Head of Estee Lauder’s local unit says Korean women have become more independent and adventurous
Korea is a paradise for cosmetics, according to Herve Bouvier, the head of Estee Lauder Companies Korea, and a trendsetter for international cosmetic companies.
“BB cream is an example. Started out in Korea, the products became a hot sale in the U.S. and Germany, and European and American global companies started to sell them,” the representative director and general manager of global cosmetics conglomerate Estee Lauder’s Korean affiliate a.k.a. ELCA Korea told The Korea Herald last week.
“It means that what is hot in Korea becomes hot outside of Korea. Korea is our benchmark. If a product sells well in Korea, we know it will work. Japanese and Chinese women now come here to find out what Korean women use. Many Korean things are becoming very popular in the world right now, and cosmetics is one of them.”
The U.S.-based cosmetics giant sells in 140 countries and has about 40 affiliates throughout the world. ELCA Korea ranks fifth among the affiliates, following market leaders the U.S. and U.K., and then two Asian countries ― China and Japan ― which are more or less on par with Korea.
Taking into account the duty-free division, which is operated directly by the Estee Lauder New York headquarters, Korea would be facto No. 4, said Bouvier.
“Today, Korea for Estee Lauder is bigger than Germany, France, Spain. Even if Korea is in a significant (economic) slowdown, we will not lose this,” said Bouvier.
Korean women are more open to new things compared to five years ago, he said, and are more proud to be themselves, rather than mimicking ideal Western women as in the past.
“Peer pressure (does) still exist, but an interesting new phenomenon is that Koreans always want to take the lead and try new things by themselves. This individualism in purchasing is a new trend that started here only about five years ago,” he said.
ELCA Korea’s Representative Director and General Manager Herve Bouvier poses at the company headquarters in Yeoksam-dong, southern Seoul. (Lee Sang-sub/ The Korea Herald)
The newfound adventure-seeking DNA is also detectable in Korean women’s attitudes about breast cancer, the most common cancer found in the group. ELCA Korea has been taking part in Korea Breast Cancer Society’s Pink Ribbon campaign for the past 12 years, and Bouvier said that he has seen a dramatic shift in Koreans’ mindsets.
“It used to be considered like some sad and serious secret, and people didn’t even want to say the name. But not anymore. When people see the pretty pink ribbon, they think celebration, and (the) victory of saving life. It is all about prevention. Today, Korea is one of the most dynamic countries in terms of fighting cancer,” he said.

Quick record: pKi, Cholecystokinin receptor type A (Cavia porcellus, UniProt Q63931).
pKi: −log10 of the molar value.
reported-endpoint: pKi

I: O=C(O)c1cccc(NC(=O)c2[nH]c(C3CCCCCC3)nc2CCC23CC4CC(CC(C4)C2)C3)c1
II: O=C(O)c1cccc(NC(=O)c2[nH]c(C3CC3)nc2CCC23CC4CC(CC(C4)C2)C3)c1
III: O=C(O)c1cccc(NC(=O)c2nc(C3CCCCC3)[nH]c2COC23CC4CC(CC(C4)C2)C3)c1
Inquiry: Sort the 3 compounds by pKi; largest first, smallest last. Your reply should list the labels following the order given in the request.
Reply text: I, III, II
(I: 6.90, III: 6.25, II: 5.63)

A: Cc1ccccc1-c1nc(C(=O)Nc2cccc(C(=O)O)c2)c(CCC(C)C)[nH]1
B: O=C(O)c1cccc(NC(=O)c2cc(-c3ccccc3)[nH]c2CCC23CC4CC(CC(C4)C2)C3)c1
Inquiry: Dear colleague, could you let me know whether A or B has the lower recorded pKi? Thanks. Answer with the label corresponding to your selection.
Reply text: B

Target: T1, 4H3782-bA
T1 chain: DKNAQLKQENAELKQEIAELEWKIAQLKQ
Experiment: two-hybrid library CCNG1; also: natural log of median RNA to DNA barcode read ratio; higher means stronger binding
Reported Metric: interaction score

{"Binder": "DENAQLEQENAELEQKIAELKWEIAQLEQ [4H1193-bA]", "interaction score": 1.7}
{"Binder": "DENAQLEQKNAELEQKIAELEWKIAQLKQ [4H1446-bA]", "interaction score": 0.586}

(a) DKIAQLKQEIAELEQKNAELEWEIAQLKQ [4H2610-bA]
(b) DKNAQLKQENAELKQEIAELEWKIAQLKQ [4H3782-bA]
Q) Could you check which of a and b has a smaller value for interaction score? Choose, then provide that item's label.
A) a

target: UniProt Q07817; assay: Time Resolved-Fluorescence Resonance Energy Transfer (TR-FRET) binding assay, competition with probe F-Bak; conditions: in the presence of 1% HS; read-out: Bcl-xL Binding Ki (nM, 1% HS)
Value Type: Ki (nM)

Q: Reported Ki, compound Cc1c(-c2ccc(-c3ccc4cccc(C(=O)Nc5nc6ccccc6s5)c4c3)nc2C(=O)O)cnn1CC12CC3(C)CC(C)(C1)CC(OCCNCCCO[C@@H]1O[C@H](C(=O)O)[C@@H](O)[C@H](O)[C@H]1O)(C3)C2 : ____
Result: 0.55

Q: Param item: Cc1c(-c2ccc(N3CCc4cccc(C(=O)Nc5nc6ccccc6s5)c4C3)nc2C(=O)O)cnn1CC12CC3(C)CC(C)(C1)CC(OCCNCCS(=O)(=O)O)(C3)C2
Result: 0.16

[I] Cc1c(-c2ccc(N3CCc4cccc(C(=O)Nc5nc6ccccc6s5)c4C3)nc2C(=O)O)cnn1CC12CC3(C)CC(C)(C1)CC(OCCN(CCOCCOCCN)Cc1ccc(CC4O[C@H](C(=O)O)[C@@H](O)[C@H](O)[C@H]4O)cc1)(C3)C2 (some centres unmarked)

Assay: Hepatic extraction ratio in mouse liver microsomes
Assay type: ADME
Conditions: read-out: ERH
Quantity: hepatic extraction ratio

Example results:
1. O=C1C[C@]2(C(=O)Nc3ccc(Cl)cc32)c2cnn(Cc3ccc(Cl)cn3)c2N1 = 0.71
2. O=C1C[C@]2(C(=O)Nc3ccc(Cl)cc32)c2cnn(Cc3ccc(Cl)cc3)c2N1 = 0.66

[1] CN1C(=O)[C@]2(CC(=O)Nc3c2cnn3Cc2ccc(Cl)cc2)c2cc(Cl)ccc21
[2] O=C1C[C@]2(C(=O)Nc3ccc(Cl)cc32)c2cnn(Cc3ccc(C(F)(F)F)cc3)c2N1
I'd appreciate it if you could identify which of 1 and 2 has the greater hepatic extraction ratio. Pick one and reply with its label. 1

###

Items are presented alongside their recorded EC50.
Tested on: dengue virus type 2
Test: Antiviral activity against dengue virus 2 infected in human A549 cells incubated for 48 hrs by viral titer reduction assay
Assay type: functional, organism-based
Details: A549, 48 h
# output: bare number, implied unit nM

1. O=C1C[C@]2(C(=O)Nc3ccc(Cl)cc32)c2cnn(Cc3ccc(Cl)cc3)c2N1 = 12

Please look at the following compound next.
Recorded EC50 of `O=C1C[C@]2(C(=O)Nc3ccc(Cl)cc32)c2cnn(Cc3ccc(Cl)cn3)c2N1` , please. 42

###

Evelyn Lauder, daughter-in-law of the company founder Estee Lauder, was one of the founding members of the worldwide Pink Ribbon campaign. The cosmetics company has been participating in the campaign for two decades now.
The Estee Lauder company has raised about $35 million for 140 Breast Cancer Research Foundations throughout the world so far, and the Korean affiliate has promised to donate to 13 foundations this year. The value of donations increases every year, said Bouvier.
Most of the fund will be raised this month, when special campaigns celebrating the 20th anniversary of the Pink Ribbon campaign take place worldwide, including in Korea. Notably, all of the company’s brands including Estee Lauder, Mac, Bobby Brown and Clinique will choose certain products here to be “pink ribboned” and sold, and all the profits will be donated to the Korea Breast Cancer Society.
Witnessing the growing influence of the Korean cosmetics market, the Estee Lauder Companies’ brands that are not yet introduced in Korea in fact wish to be launched here, according to Bouvier, in the hope of making a global statement.
ELCA Korea is looking to launch more niche brands here such as Tom Ford Beauty, Smashbox, Osiao or Zegna Fragrance, but not more than one brand a year.
Regarding criticism that imported cosmetics are sold too expensive here, Bouvier listed three justifications for Estee Lauder ― that it spends a lot of time and money in conducting research and on innovation; the costs of importing; and that it provides the best service.
“I wouldn’t want to buy the product in the U.S., if you see the service here. Knowledgeable beauty advisers give you the best product and right samplings. We differentiated our products by high technology but also by high service,” he said.
Department stores will therefore remain the primary channel of distribution, although the company is making efforts to appeal to young consumers as well by opening online stores.
“We are not only speaking about Korea as a place to sell, but more a place to be inspired by. We are putting in more resources to capture Korean culture and spirit in order to leverage globally and make our brand stronger. We plan to do more surveys and analysis in Korea. It will probably change the way the world is working tomorrow,” he said.
By Park Min-young (email@example.com